Next step is the stack the photos, and convert them into smart objects

Next step is to change the blend mode, to mean

Hald Oaks

If you have visited my blog before you will know this is a place where share my photos and insights behind the scenes of my shoots. If you have any questions please feel free to shoot me an email or leave a comment below!

This time we visited Hald Ruin (Hald Ege Ruin). The ruins still feature remains of basement vaults and parts of the castle entrance with gun slits for guns and bearings for shafts for two drawbridges. The castle dates back from 1528 and are freely accessible. The castle tower is a later addition from the 1800. The castle ruin is situated on a small peninsula in Hald Lake just south from Viborg.

I knew that colors wasn’t going to be lush, the snow had covered everything not many days ago. Thick clouds gave a very uninteresting sky, but at the same time a very eve light. I knew it was a day of experiment, trying to get the most out of the beautiful nature and the historic surroundings. The techniques I wanted to try out were Long Exposure Photography without ND filters, and I also wanted to develop my HDR photography, trying the technique on less obvious targets.

Arching entrance overlooking the tower

My First HDR was taken inside the basements vaults; portraying the arching entrance, with banks and tower just outside. To my horror, I noticed how the restorations has been performed, the granite ashlars was plastered with some kind of cement, looking awful fake.

The cellars from the outside was fare more compelling. Flat light and water in the air gave very shiny expression to the stones. HDR allowed me to pull details out from the arching entrances. The keep is dating back to the 1300, but is still standing strong. This photo made me make a promise to myself; I absolutely need to retake this frame in early spring. Red stones, granite boulders, framed in lush green on a blue background; maybe even taking this photo backlit.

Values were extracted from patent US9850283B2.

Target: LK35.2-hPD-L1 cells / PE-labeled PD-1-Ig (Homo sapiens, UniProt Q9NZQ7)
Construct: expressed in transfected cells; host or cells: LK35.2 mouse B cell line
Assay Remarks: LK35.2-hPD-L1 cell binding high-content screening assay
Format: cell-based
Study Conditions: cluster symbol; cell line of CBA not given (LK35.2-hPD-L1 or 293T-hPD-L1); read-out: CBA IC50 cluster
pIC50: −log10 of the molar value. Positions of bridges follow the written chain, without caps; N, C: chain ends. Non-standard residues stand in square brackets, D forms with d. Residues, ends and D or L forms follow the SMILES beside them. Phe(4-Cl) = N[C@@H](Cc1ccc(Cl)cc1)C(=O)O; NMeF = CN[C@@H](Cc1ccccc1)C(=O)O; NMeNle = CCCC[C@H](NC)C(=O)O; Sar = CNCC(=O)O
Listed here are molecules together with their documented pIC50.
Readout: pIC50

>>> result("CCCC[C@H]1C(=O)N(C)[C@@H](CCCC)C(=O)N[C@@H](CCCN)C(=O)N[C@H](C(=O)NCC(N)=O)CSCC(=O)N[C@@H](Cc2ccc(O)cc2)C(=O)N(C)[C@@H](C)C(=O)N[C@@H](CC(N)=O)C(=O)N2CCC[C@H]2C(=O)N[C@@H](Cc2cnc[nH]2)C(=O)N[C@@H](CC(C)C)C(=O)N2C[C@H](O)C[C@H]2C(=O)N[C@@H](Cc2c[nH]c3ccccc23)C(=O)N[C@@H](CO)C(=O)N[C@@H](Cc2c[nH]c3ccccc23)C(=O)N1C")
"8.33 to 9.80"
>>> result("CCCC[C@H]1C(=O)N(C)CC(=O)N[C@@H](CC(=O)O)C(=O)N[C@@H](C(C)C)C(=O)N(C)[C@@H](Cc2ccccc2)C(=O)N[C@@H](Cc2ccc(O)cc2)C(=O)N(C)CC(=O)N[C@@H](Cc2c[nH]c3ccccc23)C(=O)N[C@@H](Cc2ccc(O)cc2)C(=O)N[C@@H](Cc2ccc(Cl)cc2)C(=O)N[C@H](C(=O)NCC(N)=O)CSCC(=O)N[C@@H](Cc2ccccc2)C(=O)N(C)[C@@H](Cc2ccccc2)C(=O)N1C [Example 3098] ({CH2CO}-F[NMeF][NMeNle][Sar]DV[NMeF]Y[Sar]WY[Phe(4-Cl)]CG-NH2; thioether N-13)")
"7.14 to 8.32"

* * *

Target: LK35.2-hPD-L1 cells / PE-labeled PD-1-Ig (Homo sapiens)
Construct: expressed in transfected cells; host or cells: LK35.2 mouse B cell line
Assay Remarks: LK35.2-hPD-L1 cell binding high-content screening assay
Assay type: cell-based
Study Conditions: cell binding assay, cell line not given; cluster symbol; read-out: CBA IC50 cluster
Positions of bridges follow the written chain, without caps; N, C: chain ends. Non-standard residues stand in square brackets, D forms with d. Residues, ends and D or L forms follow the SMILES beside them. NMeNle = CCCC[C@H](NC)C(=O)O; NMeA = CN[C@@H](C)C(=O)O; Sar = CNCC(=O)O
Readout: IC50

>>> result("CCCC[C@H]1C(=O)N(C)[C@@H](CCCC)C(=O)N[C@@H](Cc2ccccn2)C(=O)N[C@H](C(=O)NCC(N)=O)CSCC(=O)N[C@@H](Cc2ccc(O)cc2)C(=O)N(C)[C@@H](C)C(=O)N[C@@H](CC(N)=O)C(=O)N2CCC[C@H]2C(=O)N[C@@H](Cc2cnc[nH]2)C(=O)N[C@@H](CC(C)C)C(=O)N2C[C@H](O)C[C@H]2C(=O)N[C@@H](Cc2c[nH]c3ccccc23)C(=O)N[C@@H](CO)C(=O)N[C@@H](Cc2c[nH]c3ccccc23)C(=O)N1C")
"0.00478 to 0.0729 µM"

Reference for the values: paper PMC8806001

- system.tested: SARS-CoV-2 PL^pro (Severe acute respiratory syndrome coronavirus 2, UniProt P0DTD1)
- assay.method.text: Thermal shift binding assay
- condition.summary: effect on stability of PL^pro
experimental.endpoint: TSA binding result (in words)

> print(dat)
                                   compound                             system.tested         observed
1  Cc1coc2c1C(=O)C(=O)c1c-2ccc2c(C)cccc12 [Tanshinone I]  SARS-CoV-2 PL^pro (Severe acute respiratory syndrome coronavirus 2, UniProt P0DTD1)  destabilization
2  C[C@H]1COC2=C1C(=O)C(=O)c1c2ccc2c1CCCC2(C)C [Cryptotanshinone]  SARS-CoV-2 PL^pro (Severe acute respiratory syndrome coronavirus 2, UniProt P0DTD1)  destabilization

The entrance

A path crosses a wooden bridge, and continues into the keep. It narrows between two banks and ends at the central tower. I used HDR again, allowing for a little more play in the clouds, will the barriers still is well exposed.

The Entrance seen from outside.

The original old wooden bridge is protected by a new bridge placed right on top of the old bridge. The bridge crosses a deep trench and allows easy access to the keep.

This time I used a slightly different technique. Taking the same picture 10 times and stacking them in Photoshop with mean I was able to smoothen the waters. The photo was taken with ISO 50 f/22 ½ of a sec. But by averaging out the photos the exposure is equal to 10×0.5sec at ISO 50/10. The effect is high detail and smooth water. It is a technique I used in many of the following examples. Do notice how it affect the water, much like long exposures with an ND filter.

Stacking Photos into a long exposure

Open your photos in camera raw, do your adjustments and load them all into photo shop

Next step is the stack the photos, and convert them into smart objects

Next step is to change the blend mode, to mean

Surrounds of Hald Oaks

Surrounds of Hald Oaks

Surrounds of Hald Oaks